Euro-Nymphing: The Approach

Euro-Nymphing: The Approach

Probably the most frequent question I receive is how I approach the water. This is often an overlooked part of a fishing skillset that can be crucial to your success as an angler.

New water can be daunting to any angler, but this article is about something I've learned over the years of fishing lots of different waters and has helped me digest a section of water to get over any new water blues.

To clarify, I am not really talking about being sneaky while you walk the bank. While that is extremely important, I will define "The Approach" as: Identifying a section of water to fish and formulating a plan to fish it effectively and efficiently.

The approach is really a case-by-case kinda thing, as you all know that not every water type, river, or condition is the same.

As a competitor, we are forced to adapt to different approaches every time we fish a competition, and that naturally changes our mindset to the importance of practicing the approach each time we fish. On a river, we're drawn a 200-300 yard stretch of river and given, on average, 2 hours to fish it. Seasoned competitors will take the time to "walk their beat" before the start of their session, which means taking a look up and down their section of water to better formulate the approach. 

Now, you may not want to walk up and down the bank of the river to look at your water, and that's fine. By breaking a section down into smaller chunks, there's a pretty easy solution to breaking down your water before your approach.

I like to create a rudimentary grid system of the water I'll be approaching. To do so, take a chunk of water, ranging from 10 yards to 200 yards. An easy waypoint is "feature-to-feature" - for example, the end of a long run to the bottom of an island. This helps more easily digest the water to better formulate a plan of attack.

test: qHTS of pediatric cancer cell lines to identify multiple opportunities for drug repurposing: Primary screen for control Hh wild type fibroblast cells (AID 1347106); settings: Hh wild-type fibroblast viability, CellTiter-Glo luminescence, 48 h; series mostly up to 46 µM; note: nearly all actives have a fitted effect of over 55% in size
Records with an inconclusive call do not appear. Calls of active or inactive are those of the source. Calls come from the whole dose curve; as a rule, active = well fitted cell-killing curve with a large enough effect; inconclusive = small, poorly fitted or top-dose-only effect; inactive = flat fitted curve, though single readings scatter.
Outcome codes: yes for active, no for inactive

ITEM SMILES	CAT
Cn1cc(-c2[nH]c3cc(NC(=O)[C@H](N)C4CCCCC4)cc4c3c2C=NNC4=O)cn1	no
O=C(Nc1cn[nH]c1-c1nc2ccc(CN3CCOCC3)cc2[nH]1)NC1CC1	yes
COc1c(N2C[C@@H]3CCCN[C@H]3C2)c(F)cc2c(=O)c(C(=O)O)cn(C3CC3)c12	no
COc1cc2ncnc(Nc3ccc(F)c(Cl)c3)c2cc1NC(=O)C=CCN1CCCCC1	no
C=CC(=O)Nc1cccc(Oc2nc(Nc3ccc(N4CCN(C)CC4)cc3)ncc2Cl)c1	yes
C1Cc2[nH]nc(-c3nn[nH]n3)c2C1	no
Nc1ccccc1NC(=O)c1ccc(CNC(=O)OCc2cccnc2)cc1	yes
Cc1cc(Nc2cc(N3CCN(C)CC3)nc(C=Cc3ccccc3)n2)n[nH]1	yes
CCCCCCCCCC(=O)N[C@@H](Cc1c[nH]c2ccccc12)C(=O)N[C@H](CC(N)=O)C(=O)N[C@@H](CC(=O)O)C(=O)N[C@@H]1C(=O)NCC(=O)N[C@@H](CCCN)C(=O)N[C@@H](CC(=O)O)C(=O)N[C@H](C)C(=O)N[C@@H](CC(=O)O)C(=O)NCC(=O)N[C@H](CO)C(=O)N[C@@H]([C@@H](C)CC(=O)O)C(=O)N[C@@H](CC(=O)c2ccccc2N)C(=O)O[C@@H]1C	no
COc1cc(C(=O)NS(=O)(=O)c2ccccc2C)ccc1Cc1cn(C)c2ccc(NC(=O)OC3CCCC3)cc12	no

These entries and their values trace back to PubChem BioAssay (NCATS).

Grid System

In this example, we have a few different water types which are gridded out with an order of importance, 1 being most important. This order, or hierarchy, translates directly to how much time I'd like to spend in each section. Now, obviously this could change if you find that fish are feeding in a different water type than you assumed, but pre-determining your best water will almost certainly lead to success. 

Creating this grid in your head can obviously be kind of strange if you can't digest all the water types depending on the view you have of the water, and that's okay. If something looks questionable, focus on the more obvious water but make sure you give yourself enough time to fish it.

Dialing in this technique requires a lot of trial and error, dependent on conditions. With experience fishing certain water types in certain times of the year help this, but just being on the water and trying something to learn from your successes or failures will help you formulate a better system.

In each section, you can picture a smaller grid of where you want to spend your time in that given area.

small grid

Okay, you have your grid in place, now how do you approach each section? A phrase I tell my clients while fishing is to "clear a path" - which means, choose where you'd like to start and where you'd like to end, and fish your way there, clearing a path so you don't miss any opportunities.

clearing a path

The example above is assuming I can reach all the important spots of each section. The little target icon indicates that when I reach this destination, I'll be fishing all around me - "fanning out" before I move again. The path isn't just a wading path, but a fishing path. Zig-zagging is a really nice technique to use when trying to maximize your catch-rate, but can easily change if fish aren't where you expect them to be.

The important conveyance is maximizing your time and catch-rate in a given stretch of water.

To conclude, this method isn't a perfect or end-all-be-all solution, but something that really helps me digest new water or new conditions. I'd suggest first trying it on water you're familiar with to better understand, or make it easier to formulate later on down the road.

I hope this article can help you catch more fish!

Thanks for reading,



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